©ourtesy of DAVE ITZKOFF
Updated :: An advisory to readers who may be driving on this Memorial Day weekend: If, as you travel the nation’s highways, you spot a hitchhiker with a wiry build, a pencil mustache and a mischievous look in his eyes, you may not wish to pick up this person. Unless, of course, you are certain it is the cult filmmaker John Waters, thumbing his way across the country in search of material for a new book. This is not as improbable as it might sound. In recent days, an indie rock band from Brooklyn, a married couple from Illinois and a young lawmaker from Maryland have all reported unexpected road encounters with Mr. Waters, the 66-year-old writer and director of such willfully trashy movies as “Desperate Living,” “Polyester” and “Hairspray.” On a trip that Mr. Waters said took him eight days and about 15 hitchhiked rides to get him from one end of the country to the other, he has accumulated numerous anecdotes for a book he has tentatively titled “Carsick” and which will be published by Farrar, Straus & Giroux.
But more crucially, he said this journey has taught him that it can sometimes be thrilling to not know where life is taking you.
“My life is so over-scheduled, what will happen if I give up control?” Mr. Waters said by phone from San Francisco, where he was safe, sound and still surging with adrenaline.
In doing so, he said he encountered a true cross-section of America: “Pot smokers, cops, I got everybody. And everybody was lovely.”
Having started hitchhiking at an early age, Mr. Waters said he had had only positive experiences in the past. “I never had a scary person, really,” he said. “When you’re young, people come on to you a lot more.”
Since those days, Mr. Waters grew into the transgressive director who dreamed up the filthy family rivalry of “Pink Flamingos” (and its excremental denouement). More recently, and perhaps more improbably, he has become an avuncular ambassador of sleaze culture who has seen “Hairspray” transformed into a family-friendly stage musical and movie adaptation.
Even so, Mr. Waters said he got a wide range of reactions from the people he briefed in advance of his latest trip. “Everyone my age that I know was so horrified by this idea,” he said. “Every young person I know said, ‘Can we come?’”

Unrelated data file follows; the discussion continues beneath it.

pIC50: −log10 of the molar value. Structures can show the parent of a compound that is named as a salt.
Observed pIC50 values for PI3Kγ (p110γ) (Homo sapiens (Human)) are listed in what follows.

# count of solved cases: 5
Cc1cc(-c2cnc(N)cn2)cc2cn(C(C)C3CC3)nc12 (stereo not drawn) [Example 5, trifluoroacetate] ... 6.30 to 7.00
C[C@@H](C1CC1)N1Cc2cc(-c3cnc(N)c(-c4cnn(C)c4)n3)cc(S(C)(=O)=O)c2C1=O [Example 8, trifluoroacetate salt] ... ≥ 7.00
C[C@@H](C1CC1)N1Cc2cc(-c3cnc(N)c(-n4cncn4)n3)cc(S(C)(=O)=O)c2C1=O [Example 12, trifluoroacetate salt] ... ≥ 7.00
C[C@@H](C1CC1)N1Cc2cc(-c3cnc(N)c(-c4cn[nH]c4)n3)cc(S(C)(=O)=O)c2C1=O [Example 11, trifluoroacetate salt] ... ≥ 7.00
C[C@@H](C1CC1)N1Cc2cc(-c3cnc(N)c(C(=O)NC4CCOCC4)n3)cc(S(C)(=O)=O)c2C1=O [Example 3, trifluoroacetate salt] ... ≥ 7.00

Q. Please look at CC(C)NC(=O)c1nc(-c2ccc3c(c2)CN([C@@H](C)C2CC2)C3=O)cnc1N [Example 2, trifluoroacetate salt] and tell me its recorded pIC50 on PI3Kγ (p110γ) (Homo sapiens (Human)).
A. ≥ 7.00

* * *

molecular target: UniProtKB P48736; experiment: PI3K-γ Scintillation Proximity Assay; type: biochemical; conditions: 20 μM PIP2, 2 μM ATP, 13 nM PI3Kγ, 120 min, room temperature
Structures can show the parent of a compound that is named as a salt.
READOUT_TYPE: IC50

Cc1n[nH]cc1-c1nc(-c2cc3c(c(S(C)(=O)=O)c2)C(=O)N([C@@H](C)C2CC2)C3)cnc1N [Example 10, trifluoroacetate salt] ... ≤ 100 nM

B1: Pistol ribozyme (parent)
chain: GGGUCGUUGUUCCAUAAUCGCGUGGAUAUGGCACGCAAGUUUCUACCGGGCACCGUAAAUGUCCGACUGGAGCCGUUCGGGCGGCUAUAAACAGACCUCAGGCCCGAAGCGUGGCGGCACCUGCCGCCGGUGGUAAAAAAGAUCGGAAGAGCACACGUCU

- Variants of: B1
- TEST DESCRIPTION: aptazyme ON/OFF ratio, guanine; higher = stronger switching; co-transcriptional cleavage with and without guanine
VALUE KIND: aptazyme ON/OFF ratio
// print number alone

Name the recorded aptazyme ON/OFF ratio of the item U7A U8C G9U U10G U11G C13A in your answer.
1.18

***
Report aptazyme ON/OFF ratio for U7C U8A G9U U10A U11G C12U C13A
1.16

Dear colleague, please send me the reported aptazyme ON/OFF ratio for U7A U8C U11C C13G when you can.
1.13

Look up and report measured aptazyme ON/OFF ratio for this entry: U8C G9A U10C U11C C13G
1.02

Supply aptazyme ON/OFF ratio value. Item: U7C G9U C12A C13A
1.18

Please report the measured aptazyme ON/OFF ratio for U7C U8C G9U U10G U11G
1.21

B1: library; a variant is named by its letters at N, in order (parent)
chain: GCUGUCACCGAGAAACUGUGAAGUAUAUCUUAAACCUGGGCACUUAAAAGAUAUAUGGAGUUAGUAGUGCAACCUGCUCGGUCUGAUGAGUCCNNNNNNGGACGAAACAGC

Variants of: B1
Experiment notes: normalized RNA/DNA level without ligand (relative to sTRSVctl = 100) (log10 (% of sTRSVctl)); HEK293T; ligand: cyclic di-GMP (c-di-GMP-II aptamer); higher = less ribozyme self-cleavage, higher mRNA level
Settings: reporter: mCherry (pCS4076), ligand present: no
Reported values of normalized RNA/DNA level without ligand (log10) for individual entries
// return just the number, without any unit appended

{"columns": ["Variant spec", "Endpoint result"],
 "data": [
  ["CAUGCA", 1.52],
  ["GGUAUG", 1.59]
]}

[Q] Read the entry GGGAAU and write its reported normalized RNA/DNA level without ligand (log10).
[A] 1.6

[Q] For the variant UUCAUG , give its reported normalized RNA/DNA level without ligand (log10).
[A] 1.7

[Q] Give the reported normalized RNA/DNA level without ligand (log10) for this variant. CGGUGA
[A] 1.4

Before setting off alone from his Baltimore home on May 14, Mr. Waters said, he wrote preliminary chapters for his book, describing the very best and the very worst fictional hitchhiking experiences he could imagine. But he declined to provide further details about these chapters and, when told by a reporter that he could envision many horrible things happening on the road, he replied: “You think I can’t?”
Instead, Mr. Waters enjoyed many best-case scenarios. On May 16, he was picked up on a stretch of Interstate 70 in Ohio by the rock group Here We Go Magic, whose members could not quite believe that they spotted him by an exit ramp.
“Half of us thought that he wasn’t John Waters, because that would be impossible, and half of us thought that he was,” said Michael Bloch, a guitarist for the band. “So we argued about it for one exit, and the only way to resolve it was to just turn around and go back.”
Though Mr. Waters jokingly compared the band to the Manson family, Mr. Bloch said they found him an enjoyable travel companion before dropping him off in Indiana.
“Just giving himself up to the winds is something that he really wants every once in a while,” Mr. Bloch said. “We all found that really inspiring and really eye-opening.”
Early – and later – in his odyssey, Mr. Waters chanced upon Brett Bidle, 20, a town councilman from Myersville, Md., who was en route to Joplin, Mo., to help with tornado relief efforts there. Mr. Bidle first drove Mr. Waters from Myersville to Ohio, then reconnected with him in Denver, driving him another 1,000 miles to Reno, Nev.
“I drove for 22 straight hours with no sleep, whether that was a smart thing to do or not,” Mr. Bidle said on Friday, speaking by phone from Wichita, Kan. “I was on a mission to find John Waters again.”
Mr. Waters also made arrangements for Mr. Bidle to stay at his apartment in San Francisco, where Mr. Waters arrived on Tuesday after four more hitchhiked rides.
“I thought, you know what, he wanted an adventure, too,” Mr. Waters said of Mr. Bidle. “He’s the first Republican I’d ever vote for.”
Mr. Bidle said of Mr. Waters: “We are polar opposites when it comes to our politics, religious beliefs. But that’s what I loved about the whole trip. It was two people able to agree to disagree and still move on and have a great time. I think that’s what America’s all about.”
Mr. Waters said he was never stopped by police when he hitchhiked and never felt that he was in danger. But picaresque fantasies aside, there were times, he said, that the enterprise was “deadening.”
“You think maybe you’re standing by a highway for a long time, it’s a Zen-like experience,” he said. “It isn’t. It is a despairing experience to figure: No one’s ever going to stop. I’m here forever.”
Over all, Mr. Waters said he was fascinated to see what happened when he cast aside any vestiges of celebrity and threw himself to the vagaries of the road. “There’s not an airport in the world I’m not recognized in,” he said. “But who thinks it’s you on the side of the street?”
About a third of the people who picked him up, Mr. Waters said, had no idea who he was and another third were convinced by his explanations (or by a Google search) that he was a personality of some renown.
And all his other benefactors, Mr. Waters admitted, had him made right away. “My mustache got me a third of the rides,” he said. “I had it working.”